Remember when George Bush (the first one) reneged under pressure on his 1988 “No New Taxes!” pledge? We got big tax hikes in the summer of 1990. Among other things, Congress dramatically boosted taxes on boats, aircraft and jewelry in that package. They thought that since rich people buy such things, we should let `em have it with higher taxes. They expected $31 million in new revenue in the first year from the new taxes on those three things. We now know that the higher levies brought in just $16 million and we laid out $24 million in additional unemployment benefits because of the people thrown out of work in those industries by the higher taxes. Only in Washington, where too often lawmakers forget the importance of incentives, can you aim for 31, get only 16, spend 24 to get it and think that somehow you’ve done some good.
Want to break up families? Offer a bigger welfare check if the father splits. Want to reduce savings and investment? Double-tax `em, and pile on a nice, high capital gains tax on top of it. Want to get less work? Impose such high tax penalties on it that people decide it’s not worth the effort.
PRINCIPLE #5: Nobody spends somebody else’s money as carefully as he spends his own.
Ever wonder about those stories of $600 hammers and $800 toilet seats that government sometimes buys? You could walk the length and breadth of this land and not find a soul who would say he’d gladly spend his own money that way. And yet, it often happens in government and sometimes in other walks of life too. Why? Because invariably, the spender is spending somebody else’s money.
Economist Milton Friedman elaborated on this sometime ago when he pointed out that there are only four ways to spend money. When you spend your own money on yourself, you make occasional mistakes but they’re few and far between. The connection between the one who earned it, the one who is spending it, and the one who is reaping the final benefit is pretty strong. When you use your money to buy someone else a gift, you have some incentive to get your money’s worth but you might not end up getting something the intended recipient really needs or values. When you use somebody else’s money to buy something for yourself, such as lunch on an expense account, you have some incentive to get the right thing but little reason to economize. Finally, when you spend other people’s money to buy something for someone else, the connection between the earner, the spender and the recipient is the most remote-and the potential for mischief and waste is the greatest. Think about it-somebody spending somebody else’s money on yet somebody else-that’s what government does all the time.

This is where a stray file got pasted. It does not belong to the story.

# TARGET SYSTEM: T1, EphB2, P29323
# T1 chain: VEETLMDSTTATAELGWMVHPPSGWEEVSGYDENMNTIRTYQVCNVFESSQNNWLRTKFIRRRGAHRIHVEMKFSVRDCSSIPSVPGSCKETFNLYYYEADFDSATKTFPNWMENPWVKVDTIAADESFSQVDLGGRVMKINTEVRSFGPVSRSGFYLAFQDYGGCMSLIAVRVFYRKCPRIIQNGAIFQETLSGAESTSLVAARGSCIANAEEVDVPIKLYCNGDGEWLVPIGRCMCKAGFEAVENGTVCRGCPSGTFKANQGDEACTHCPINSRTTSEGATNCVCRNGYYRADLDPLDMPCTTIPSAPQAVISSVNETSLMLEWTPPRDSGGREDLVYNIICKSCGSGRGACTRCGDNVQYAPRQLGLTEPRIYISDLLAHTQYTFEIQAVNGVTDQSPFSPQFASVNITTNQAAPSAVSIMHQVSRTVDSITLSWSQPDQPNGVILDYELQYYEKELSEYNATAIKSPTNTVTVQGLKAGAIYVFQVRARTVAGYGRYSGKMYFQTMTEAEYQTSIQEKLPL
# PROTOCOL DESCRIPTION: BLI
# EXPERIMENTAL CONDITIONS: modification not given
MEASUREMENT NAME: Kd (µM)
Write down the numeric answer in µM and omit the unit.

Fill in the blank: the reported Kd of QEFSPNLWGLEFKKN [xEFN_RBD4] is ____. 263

PRINCIPLE #6: Government has nothing to give anybody except what it first takes from somebody, and a government that’s big enough to give you everything you want is big enough to take away everything you’ve got.
This is not some radical, ideological, anti-government statement. It’s simply the way things are. It speaks volumes about the very nature of government. And it’s perfectly in keeping with the philosophy and advice of America’s Founders.
George Washington once said, “Government is not reason. It is not eloquence. It is force. Like fire, it can be a dangerous servant or a fearful master.” Think about that for a moment. Washington was saying that even if government is no bigger than he wanted it to be and even if it does its work so well that it indeed is a servant to the people, it’s still a dangerous one! As Groucho once said of Harpo, “He’s honest, but you’ve got to watch him.” You’ve got to keep your eye on even the best and smallest of governments because, as Jefferson warned, the natural tendency is for government to grow and liberty to retreat. At the risk of adding yet another quote to this paragraph, it was Alexander Hamilton who wisely told us that “Control of a man’s subsistence is control of his will.”